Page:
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Court affirms gun convictions of Riverdale man who interrupted wife

Miranda does not apply, 4th Circuit says

The 4th U.S. Circuit Court of Appeals, housed at the Lewis F. Powell Jr. U.S. Courthouse in Richmond, Virginia. (U.S. General Services Administration)

The 4th U.S. Circuit Court of Appeals, housed at the Lewis F. Powell Jr. U.S. Courthouse in Richmond, Virginia. (U.S. General Services Administration)

A divided federal appeals court this week provided a lesson in why husbands should never answer for their wives as it upheld a Riverdale man’s firearms convictions.

The 4th U.S. Circuit Court of Appeals said a law enforcement officer did not violate Quintin Antonio Bell’s right to remain silent when he answered the officer’s question if there were any guns in their house. Specifically, the officer did not impinge on Bell’s right by attempting to elicit an incriminating statement from him because the question was directed not at Bell but at his wife, the court said in its published 2-1 decision.

Bell’s response that a gun was under the couch led to its discovery and his convictions in U.S. District Court in Greenbelt for possessing a firearm as a felon and in furtherance of a drug-trafficking crime. He appealed the conviction, arguing that police had failed to notify him of his right to remain silent while holding him in custody in his home.

The court said the Miranda warning — well-known to fans of television crime shows — was not needed because his wife, Stacy, was the person being questioned when he cut in without any prompting from special agent Frank Oliver of the federal Bureau of Alcohol, Tobacco, Firearms and Explosives.

“It can hardly be said that overhearing a single question posed to one’s spouse creates the necessary level of compulsion without more,” Judge Paul V. Niemeyer wrote in the decision joined by Judge Albert Diaz. “To be sure, Bell was within earshot, and thus it was within the realm of possibility that he would interject to answer the question. But a conclusion that agent Oliver should have known that his question to Stacy was likely to prompt an incriminatory response from Bell cannot be reconciled with the record before us, including the district court’s factual findings, which Bell does not challenge.”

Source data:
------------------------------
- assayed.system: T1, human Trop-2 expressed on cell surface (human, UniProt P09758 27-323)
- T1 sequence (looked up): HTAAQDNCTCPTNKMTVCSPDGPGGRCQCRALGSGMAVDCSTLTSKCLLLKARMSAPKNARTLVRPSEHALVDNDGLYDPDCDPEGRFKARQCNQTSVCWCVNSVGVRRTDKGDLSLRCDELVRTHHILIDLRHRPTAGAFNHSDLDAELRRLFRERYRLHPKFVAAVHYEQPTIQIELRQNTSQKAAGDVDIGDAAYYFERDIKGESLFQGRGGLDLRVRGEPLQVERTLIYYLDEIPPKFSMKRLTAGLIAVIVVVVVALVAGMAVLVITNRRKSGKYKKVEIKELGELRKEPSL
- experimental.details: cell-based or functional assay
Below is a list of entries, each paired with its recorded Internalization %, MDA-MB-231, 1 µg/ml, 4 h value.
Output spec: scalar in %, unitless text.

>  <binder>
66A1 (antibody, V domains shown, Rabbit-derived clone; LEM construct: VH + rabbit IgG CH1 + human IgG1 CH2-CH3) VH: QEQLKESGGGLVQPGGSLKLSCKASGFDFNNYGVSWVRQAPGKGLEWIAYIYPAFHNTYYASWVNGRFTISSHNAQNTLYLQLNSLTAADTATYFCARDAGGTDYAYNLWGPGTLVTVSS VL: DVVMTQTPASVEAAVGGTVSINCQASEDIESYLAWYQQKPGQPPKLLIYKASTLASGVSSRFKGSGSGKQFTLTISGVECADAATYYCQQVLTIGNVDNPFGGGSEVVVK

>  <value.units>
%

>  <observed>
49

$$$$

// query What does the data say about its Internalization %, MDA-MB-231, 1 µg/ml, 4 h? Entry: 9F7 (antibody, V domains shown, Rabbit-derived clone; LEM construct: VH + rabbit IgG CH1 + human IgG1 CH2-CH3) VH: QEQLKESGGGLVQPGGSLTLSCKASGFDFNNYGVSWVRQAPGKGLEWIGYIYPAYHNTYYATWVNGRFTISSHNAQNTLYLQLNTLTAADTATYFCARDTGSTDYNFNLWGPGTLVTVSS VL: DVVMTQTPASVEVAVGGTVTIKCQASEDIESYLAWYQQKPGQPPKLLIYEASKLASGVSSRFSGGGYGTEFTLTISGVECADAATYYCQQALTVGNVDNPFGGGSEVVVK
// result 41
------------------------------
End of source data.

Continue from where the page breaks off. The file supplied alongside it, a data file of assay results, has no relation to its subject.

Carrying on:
In dissent, Judge James A. Wynn Jr. said the majority, like U.S. District Court Judge George J. Hazel, improperly focused their attention on Oliver’s intent to direct the question at Stacy rather than on Bell’s perspective that the inquiry was aimed at him as he was sitting near his wife.

“(N)owhere in the district court’s oral ruling, or its earlier factual findings, did the district court consider the relevant question: whether a reasonable suspect in defendant’s position would have believed that special agent Oliver’s question was directed at defendant,” Wynn wrote.

“Even though special agent Oliver intended to – and, according to his unrebutted testimony, did in fact – direct the question to defendant’s wife, a person seated directly behind and in close proximity to defendant’s wife, as defendant was, may have reasonably believed that special Agent Oliver was directing the question to him or to both he and his wife,” Wynn added. “Put differently, special agent Oliver’s testimony in no way precludes a finding that a reasonable person in defendant’s position would have believed the question was directed at him – the dispositive issue never addressed by the district court.”

In addition to the firearms conviction, the district court jury found Bell guilty of possession with intent to distribute at least 100 grams of heroin and possession with intent to distribute a quantity of heroin and cocaine base. He was sentenced to an enhanced term of 40 years in prison based on prior convictions.

The 4th Circuit rendered its decision in United States v. Quintin Antonio Bell, No. 16-4343.


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